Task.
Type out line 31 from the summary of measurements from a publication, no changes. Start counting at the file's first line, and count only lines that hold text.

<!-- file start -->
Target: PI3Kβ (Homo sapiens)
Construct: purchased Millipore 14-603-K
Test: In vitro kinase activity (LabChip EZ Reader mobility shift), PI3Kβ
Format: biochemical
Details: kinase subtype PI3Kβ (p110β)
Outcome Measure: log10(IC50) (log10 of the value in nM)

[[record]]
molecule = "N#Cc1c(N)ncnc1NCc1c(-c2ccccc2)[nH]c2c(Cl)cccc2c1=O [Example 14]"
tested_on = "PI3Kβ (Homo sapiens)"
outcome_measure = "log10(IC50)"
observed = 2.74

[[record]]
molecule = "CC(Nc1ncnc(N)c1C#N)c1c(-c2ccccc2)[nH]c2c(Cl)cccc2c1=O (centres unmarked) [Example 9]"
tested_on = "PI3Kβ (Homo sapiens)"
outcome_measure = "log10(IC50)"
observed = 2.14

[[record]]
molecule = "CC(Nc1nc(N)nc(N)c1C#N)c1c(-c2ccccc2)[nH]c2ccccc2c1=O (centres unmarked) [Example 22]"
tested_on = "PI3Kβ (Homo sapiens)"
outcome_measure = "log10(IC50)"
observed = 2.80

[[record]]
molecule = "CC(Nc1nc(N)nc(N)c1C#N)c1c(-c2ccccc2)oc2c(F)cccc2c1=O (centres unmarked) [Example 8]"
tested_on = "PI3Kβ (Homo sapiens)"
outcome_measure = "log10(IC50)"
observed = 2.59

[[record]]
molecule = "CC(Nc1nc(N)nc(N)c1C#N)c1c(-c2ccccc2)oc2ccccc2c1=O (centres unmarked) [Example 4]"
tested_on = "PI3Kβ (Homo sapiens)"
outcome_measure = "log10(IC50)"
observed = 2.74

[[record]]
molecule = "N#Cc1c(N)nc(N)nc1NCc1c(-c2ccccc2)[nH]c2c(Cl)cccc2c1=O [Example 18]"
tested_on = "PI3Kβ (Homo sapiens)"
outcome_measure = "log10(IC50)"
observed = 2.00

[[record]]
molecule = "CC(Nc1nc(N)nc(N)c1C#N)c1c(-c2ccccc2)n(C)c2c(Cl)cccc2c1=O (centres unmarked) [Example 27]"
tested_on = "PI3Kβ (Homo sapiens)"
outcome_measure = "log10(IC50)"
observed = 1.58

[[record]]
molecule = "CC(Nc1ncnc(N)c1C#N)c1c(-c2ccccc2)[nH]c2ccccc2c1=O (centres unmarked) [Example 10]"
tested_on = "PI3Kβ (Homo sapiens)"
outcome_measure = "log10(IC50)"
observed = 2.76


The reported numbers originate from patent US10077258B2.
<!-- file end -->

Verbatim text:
observed = 2.74